7 Signs You Should Transition From Full-Time to Part-Time Work
Working a full-time job eats up 40 hours of your week, or more if you work overtime. Unfortunately, if your job is not ideal, those 40 hours could feel much longer and take a toll on both your mental and physical health.
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You man also feel like you're running the rat race -- a strenuous, competitive pursuit that often seems like it's in vain, which can push stress levels to out of control. If your full-time job is wreaking havoc on your life, it's probably time for a change.
Here are seven signs you should transition from full-time work to part-time work.
You're Having Health Issues
"Listen to your body; if you are chronically fatigued, your health is declining, and your body feels like it is breaking down, this is your biggest clue that you should slow down," said Paul French. managing director at Intrinsic Search.
"Your body is intelligent and if you listen, you will hear when it tells you that you are stretched thin."
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You Have a Lack of Motivation
"Dwindling motivation to do anything work-related is not a sign that you are lazy; it could be that you are overworked and overwhelmed, and it is time to slow down," said French.
"Lack of motivation can feel a lot like depression. Some symptoms include sadness, dread, lack of sleep or sleeping too much, anxiety, moodiness and even suicidal thoughts. In other words, work is no longer giving you joy."
You Don't Have Time To Take a Lunch Break
"Some jobs are so demanding that they don't allow time for employees to take necessary lunch breaks," said Brian Jones, MEd, LMHC. "This can happen even if the employer is technically meeting legal requirements. You might be constantly receiving messages or requests from coworkers during your break, or having meetings scheduled over your lunch break."
You're Exhausted at Day's End, but Can't Sleep
"Another sign of working too much is not having enough energy to make dinner at the end of the day, while also being unable to relax and get a good night's sleep," said Jones. "Without these basic building blocks making up a person's daily routine, it can be difficult to improve time management anywhere else."
Your Work is Affecting Your Mood
"You might also find that work is affecting your mood," said Jones. "Perhaps you're more irritable, anxious or depressed than you used to be. While mood changes can be due to a variety of factors, working too much can be a big one."
Your Boundaries Are Blurred
"Sometimes folks who work too much violate their own time boundaries," said Jones.
"Even when you tell yourself you're done working for the day, you're still checking emails as you get into bed. Maybe you're taking your work laptop with you on vacation. If there's no clear boundary between your work life and your personal life, then this could have a negative impact on your personal relationships. You might notice that you prioritize work obligations over spending time with family and friends."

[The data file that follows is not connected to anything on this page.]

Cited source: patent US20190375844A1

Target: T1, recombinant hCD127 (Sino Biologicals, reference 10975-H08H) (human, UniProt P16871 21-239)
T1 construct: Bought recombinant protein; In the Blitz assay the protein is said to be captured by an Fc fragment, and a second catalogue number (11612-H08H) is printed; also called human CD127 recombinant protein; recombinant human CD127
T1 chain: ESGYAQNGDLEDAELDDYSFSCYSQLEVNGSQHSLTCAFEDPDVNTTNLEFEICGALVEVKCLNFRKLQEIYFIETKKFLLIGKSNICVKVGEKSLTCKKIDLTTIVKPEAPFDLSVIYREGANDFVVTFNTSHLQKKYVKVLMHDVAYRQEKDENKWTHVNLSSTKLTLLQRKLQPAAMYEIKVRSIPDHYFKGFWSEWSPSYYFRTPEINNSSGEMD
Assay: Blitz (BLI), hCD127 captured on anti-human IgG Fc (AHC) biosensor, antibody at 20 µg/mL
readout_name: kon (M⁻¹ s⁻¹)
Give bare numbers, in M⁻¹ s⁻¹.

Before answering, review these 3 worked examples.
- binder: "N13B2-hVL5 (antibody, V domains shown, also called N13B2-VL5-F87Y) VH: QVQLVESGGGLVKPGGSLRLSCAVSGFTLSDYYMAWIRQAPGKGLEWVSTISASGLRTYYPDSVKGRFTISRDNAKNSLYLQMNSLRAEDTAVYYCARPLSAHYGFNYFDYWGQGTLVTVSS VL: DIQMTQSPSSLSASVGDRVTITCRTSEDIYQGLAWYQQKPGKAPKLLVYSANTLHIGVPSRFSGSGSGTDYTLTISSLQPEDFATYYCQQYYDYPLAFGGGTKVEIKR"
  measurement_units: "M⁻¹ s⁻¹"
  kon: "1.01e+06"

You Can't Stop Thinking About Work
"Finally, one other thing to consider is whether you're able to turn off your work brain." said Jones. "Even if you are spending time with loved ones, are you really present with them, or are you thinking about problems at the job? Maybe you're always stressed about your next presentation or concerned about a problematic customer."
Pros of Transitioning From Full-Time Work to Part-Time
"Making the leap to part-time work is a complicated decision, and I believe the right call is different for everyone," said Jones. "However, here are some things to consider about switching to part-time.
You can have more time to spend with family and friends.
You can engage more with hobbies. If your job itself doesn't provide the type of fulfillment you want in your life, maybe having time for hobbies will provide the balance you need.
There may be physical health benefits. Stress produces a hormone called cortisol, which puts the body into a fight-or-flight state. While this state is helpful for survival, constantly being in fight-or-flight long-term can cause all kinds of adverse health effects.
You may be able to follow a more regular meal and sleep schedule.
You might come into contact with a more authentic version of yourself, outside of your identity at work. Sometimes people who only think about their jobs don't have any idea who they are outside of work situations.
Cons of Transitioning From Full-Time Work to Part-Time
Obviously, there can be disadvantages to working part-time too, including financial risk. Here are some cons to consider.
You might lose key benefits like health insurance or paid family and medical leave, depending on where you live and how many hours you work.
While you can have more time for hobbies, you might not have as much money to fund those hobbies. The same goes for going out with friends or family.
For some people, reducing work hours might be a way of running from their problems. This may be a way of giving into their anxiety and discomfort at work, rather than pushing themselves to expand their comfort zones.
You might also not find a more fulfilling life outside of work. It may take some extra effort to make sure that you're still using your time in a fulfilling manner.
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This article originally appeared on GOBankingRates.com: 7 Signs You Should Transition From Full-Time to Part-Time Work